Archives  >  2019  >  November  >  18th

Ayodhya, Again

1. What’s the story?

As 6 Things had covered here earlier, the Supreme Court of India had delivered its much-anticipated verdict on the Ayodhya dispute earlier this month. It had ruled that a Ram temple was to be built on the controversial piece of land, while a separate, 5-acre plot of land was to be awarded to Muslims to build a mosque.

However, not everyone seems to happy with this verdict. And now, multiple bodies have filed a review petition against this ruling — effectively setting the ball rolling on another lengthy legal process. (However, according to experts, these petitions are most likely to be dismissed before they reach the higher courts.)

Tell me more.

The All India Muslim Personal Law Board and the Jamiat Ulama-i-Hind have filed review petitions against the Supreme Court’s controversial Ayodhya verdict. (Quick recap: The All India Muslim Personal Law Board is a non-government organisation constituted in 1973 to adopt suitable strategies for the protection and continued applicability of Muslim Personal Law in India. The Jamiat Ulama-I-Hind is one of the leading organizations of Islamic scholars belonging to the Deobandi school of thought in India.)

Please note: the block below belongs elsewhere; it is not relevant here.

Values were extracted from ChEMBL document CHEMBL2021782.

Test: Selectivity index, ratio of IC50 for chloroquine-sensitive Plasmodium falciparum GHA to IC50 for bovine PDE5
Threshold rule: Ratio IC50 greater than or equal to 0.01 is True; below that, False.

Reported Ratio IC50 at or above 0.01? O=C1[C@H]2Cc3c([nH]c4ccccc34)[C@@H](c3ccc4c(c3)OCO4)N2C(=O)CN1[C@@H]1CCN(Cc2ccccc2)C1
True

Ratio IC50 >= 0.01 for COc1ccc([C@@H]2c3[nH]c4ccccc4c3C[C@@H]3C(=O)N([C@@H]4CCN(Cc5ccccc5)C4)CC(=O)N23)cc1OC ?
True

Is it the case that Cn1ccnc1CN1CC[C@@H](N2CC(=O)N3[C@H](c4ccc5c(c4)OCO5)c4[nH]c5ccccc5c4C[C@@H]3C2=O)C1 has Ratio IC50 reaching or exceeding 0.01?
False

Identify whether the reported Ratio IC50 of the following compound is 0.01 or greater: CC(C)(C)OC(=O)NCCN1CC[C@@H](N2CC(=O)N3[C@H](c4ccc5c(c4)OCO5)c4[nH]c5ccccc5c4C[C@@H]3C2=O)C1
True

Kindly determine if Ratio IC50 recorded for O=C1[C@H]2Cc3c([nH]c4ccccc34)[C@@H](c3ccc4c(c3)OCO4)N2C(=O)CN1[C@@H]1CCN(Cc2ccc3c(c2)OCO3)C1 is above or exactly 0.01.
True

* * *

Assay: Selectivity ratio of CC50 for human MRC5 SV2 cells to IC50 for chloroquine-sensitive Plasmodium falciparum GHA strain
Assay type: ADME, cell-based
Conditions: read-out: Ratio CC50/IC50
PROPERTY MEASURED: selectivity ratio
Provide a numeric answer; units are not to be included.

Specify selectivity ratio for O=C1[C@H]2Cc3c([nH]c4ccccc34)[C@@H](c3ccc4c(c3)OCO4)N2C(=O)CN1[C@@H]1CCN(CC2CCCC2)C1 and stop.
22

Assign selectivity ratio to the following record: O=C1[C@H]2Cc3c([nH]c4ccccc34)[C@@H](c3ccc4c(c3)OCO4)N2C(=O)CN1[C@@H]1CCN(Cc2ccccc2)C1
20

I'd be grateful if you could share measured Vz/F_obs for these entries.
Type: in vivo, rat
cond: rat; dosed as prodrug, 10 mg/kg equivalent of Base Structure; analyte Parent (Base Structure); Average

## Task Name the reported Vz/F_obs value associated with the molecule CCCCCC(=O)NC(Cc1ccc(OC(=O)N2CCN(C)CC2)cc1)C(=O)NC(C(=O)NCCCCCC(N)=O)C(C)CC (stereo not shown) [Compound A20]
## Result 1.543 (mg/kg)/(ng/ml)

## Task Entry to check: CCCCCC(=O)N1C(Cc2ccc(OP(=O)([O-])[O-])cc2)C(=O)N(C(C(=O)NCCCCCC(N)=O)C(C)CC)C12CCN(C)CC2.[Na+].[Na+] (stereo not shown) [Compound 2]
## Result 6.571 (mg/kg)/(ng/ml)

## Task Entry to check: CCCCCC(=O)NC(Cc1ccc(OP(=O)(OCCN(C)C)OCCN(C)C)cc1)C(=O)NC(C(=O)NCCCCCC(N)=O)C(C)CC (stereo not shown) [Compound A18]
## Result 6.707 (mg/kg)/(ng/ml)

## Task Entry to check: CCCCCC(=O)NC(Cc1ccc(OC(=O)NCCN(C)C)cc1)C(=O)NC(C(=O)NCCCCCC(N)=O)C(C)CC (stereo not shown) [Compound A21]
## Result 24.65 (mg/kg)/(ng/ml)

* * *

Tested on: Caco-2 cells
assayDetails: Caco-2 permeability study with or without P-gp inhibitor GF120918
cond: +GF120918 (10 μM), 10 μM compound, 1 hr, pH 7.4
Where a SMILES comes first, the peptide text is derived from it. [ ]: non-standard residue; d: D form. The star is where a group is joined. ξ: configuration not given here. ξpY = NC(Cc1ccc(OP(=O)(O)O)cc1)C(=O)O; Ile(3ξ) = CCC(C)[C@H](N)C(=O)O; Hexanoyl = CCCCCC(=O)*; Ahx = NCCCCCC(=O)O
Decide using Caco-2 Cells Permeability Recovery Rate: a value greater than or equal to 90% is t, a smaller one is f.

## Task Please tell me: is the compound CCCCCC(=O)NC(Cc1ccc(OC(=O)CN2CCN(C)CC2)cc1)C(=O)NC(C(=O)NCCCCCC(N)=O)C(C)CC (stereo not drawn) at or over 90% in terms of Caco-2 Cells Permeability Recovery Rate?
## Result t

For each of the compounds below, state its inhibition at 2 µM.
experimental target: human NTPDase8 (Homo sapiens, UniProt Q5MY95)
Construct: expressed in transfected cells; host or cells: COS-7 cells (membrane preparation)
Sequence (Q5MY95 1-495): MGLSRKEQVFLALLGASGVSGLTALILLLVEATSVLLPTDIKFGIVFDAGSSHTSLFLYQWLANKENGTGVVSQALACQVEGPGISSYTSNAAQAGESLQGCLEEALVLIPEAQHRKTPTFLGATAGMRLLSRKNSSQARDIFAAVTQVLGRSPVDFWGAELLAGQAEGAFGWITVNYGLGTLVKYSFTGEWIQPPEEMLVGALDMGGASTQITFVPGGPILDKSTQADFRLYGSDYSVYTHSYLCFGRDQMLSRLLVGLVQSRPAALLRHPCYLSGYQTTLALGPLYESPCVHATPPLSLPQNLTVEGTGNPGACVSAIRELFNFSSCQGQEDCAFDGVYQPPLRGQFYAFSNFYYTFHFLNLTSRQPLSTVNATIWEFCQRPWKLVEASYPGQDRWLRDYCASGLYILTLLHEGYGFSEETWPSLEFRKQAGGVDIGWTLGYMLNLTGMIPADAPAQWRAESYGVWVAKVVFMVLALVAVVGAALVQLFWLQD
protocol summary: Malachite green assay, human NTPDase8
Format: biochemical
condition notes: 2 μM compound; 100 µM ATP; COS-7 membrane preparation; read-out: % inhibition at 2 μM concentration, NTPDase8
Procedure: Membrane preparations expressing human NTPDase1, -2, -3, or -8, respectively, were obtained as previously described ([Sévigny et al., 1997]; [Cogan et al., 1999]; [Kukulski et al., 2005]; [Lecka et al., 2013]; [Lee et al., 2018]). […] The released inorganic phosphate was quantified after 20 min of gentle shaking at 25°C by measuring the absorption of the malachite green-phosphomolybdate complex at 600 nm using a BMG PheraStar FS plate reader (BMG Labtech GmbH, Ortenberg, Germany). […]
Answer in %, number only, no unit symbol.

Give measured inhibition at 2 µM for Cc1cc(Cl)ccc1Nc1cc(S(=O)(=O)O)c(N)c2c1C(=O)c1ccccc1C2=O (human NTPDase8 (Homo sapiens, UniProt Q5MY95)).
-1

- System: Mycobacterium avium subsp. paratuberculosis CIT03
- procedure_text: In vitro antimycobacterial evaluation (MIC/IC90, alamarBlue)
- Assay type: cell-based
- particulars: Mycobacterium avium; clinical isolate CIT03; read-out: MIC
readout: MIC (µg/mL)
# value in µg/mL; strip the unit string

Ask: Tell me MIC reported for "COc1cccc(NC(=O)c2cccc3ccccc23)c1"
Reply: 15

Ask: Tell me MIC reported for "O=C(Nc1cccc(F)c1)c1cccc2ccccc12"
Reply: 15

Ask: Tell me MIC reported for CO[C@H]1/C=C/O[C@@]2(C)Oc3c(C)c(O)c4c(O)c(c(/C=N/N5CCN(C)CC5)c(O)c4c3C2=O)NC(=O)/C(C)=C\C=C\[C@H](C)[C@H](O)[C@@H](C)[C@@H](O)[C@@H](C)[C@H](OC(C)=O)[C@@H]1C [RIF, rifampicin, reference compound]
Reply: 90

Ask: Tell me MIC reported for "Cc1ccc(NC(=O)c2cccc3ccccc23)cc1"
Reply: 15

“Saying that the judgment in the Ayodhya land dispute case did not do any justice, the All India Muslim Personal Law Board (AIMPLB) on Sunday decided to file a review petition challenging the Supreme Court verdict. The decision was taken at an AIMPLB meeting in Lucknow.



“Once a mosque is built, it remains a mosque till the end of time. So Babri Masjid is, was, and will remain a mosque. However, if the Supreme Court had said that Babri Masjid had been built after demolishing a temple, we would have forfeited our claim. Also, if we do not have a claim, why give us land at all? That is why this is a baffling verdict from the Supreme Court,” he said.”